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There is a trend in our culture where if you are attracted to the same sex, attracted to both sexes, or identify as a different gender than your birth gender, the cultural tide tells you to go with how you feel, be yourself, and live into these feelings and attractions.

It can feel like there are only two paths: the cultural path of living by your feelings / orientation or the biblical path of living according to what the Bible says.  This dichotomy that’s been set up by the Church and by culture doesn’t give the whole picture though; it’s like we’re playing a game of chess with only a quarter of the board.

A primary breakdown in this dichotomy is that “the biblical path” is often seen by both culture and the Church as meaning “the straight path,” as in, if you’re straight, you’ve met the Bible’s standard.  Heterosexual sin within the Church is no big deal, while homosexual sin gets all of the attention.  This dichotomy also assumes that the solution for someone who is gay is for them to become straight, something that is usually not possible.

Is heterosexual sin spoken against in the Bible?  Yes.  Clearly and directly and repeatedly.  From lust, to adultery, to divorce, heterosexual sin is called out as direct rebellion against a holy God.

Why is Jesus so harsh against lust and divorce? (Matthew 5:27-32)  It’s because God created sex to be between a man and a woman in the context of marriage alone.  Does that line feel familiar to you?  It might remind you of debates that go on between culture and the Church (or between the Church and the Church) about homosexuality.  And it begins to reveal a few more of the missing squares on the chess board…

Those who are gay, lesbian and transgender get all of the spotlight when it comes to conforming to the Bible’s design for sex—not that they are asking for it, but as a heterosexual with tons of sexual disorientation issues, I have to say I’m a little jealous. Continue Reading…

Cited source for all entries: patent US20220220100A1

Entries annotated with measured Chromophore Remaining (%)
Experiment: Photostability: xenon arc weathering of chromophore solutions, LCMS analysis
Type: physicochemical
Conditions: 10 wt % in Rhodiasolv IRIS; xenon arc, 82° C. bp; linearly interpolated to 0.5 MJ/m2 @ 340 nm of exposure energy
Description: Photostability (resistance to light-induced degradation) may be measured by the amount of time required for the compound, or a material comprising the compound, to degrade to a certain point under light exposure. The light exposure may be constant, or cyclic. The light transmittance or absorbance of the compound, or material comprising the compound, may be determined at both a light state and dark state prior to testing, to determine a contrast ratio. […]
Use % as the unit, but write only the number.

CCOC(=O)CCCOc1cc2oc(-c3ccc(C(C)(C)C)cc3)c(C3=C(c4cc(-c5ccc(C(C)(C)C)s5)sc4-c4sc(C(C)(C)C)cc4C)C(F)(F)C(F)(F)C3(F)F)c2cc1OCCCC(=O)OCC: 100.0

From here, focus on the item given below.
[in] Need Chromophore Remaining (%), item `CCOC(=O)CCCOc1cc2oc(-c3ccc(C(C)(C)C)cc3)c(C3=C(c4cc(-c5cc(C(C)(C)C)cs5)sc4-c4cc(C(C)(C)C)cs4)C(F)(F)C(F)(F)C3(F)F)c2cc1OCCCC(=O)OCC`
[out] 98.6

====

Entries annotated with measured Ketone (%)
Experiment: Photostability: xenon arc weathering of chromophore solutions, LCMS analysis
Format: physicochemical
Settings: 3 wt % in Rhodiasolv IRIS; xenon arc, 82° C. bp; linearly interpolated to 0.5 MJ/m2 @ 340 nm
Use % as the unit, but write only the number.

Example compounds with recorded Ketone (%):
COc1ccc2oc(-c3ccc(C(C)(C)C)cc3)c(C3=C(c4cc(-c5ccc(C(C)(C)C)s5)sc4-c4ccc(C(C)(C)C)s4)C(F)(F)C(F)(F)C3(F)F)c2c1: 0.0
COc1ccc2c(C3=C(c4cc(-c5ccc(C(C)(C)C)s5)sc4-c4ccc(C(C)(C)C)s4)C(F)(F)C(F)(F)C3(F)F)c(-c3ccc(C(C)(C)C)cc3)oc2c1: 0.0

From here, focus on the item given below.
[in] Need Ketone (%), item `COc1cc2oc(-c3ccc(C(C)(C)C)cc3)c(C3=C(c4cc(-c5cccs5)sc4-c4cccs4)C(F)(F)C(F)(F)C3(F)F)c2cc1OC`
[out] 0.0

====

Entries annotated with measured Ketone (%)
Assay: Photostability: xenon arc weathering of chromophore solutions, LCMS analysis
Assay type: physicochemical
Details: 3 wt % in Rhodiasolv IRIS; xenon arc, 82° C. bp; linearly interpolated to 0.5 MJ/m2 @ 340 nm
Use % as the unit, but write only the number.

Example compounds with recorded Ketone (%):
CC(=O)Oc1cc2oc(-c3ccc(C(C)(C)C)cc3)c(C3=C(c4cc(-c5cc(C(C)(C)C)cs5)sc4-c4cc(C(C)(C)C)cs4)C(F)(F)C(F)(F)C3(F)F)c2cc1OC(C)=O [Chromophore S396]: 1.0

I conducted a survey of 504 Christian singles to find out what their experience in church as a single has been.  I wrote several articles based on pieces of the data, but haven’t published the complete data until now.  Below are links to the articles from the data, followed by all of the data (including comments) from the 504 respondents.  There are a lot of comments, but they are on point.

The Best Ministry to Singles Has Nothing to do with Your Singles Ministry

Research shows 77% of Christian Singles are Waiting to Have Sex Until Marriage

Research shows 45% of Christian singles feel outcast within the Church, 3% are LGBTQ

Research Statistics: 504 Christian Singles on Singleness in the Church

And a related article inspired by the survey results:

Stop Shaming Single Christians: The strand of three chords in Ecclesiastes has nothing to do with marriage

Click the .pdf graphic below to download all of the singles survey data.  This includes 21 questions, the first 18 of which are in bar graph format and the final 3 are in short answer format.  Feel free to use and republish the data in any format beneficial to you; please cite Noah Filipiak, atacrossroads.net/singles when you use the data.

singles-ministry-survey-data

 

 

 

 

 

 

 

 

What does the Bible say about singleness / being single?

Stop Shaming Single Christians: The strand of three chords in Ecclesiastes has nothing to do with marriage